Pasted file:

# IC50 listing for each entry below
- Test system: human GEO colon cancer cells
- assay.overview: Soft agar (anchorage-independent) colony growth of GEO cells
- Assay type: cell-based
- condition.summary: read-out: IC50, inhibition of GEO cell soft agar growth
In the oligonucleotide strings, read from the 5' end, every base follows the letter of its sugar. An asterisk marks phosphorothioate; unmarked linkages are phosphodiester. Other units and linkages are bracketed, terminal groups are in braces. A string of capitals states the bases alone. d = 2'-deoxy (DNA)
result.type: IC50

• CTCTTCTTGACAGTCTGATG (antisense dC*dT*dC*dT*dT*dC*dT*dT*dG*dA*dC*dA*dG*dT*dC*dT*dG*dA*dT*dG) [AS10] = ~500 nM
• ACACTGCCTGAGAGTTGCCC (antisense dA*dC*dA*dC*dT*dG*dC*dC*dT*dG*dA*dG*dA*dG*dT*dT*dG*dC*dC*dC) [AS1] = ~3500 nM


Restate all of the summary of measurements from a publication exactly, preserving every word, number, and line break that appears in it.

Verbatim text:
# IC50 listing for each entry below
- Test system: human GEO colon cancer cells
- assay.overview: Soft agar (anchorage-independent) colony growth of GEO cells
- Assay type: cell-based
- condition.summary: read-out: IC50, inhibition of GEO cell soft agar growth
In the oligonucleotide strings, read from the 5' end, every base follows the letter of its sugar. An asterisk marks phosphorothioate; unmarked linkages are phosphodiester. Other units and linkages are bracketed, terminal groups are in braces. A string of capitals states the bases alone. d = 2'-deoxy (DNA)
result.type: IC50

• CTCTTCTTGACAGTCTGATG (antisense dC*dT*dC*dT*dT*dC*dT*dT*dG*dA*dC*dA*dG*dT*dC*dT*dG*dA*dT*dG) [AS10] = ~500 nM
• ACACTGCCTGAGAGTTGCCC (antisense dA*dC*dA*dC*dT*dG*dC*dC*dT*dG*dA*dG*dA*dG*dT*dT*dG*dC*dC*dC) [AS1] = ~3500 nM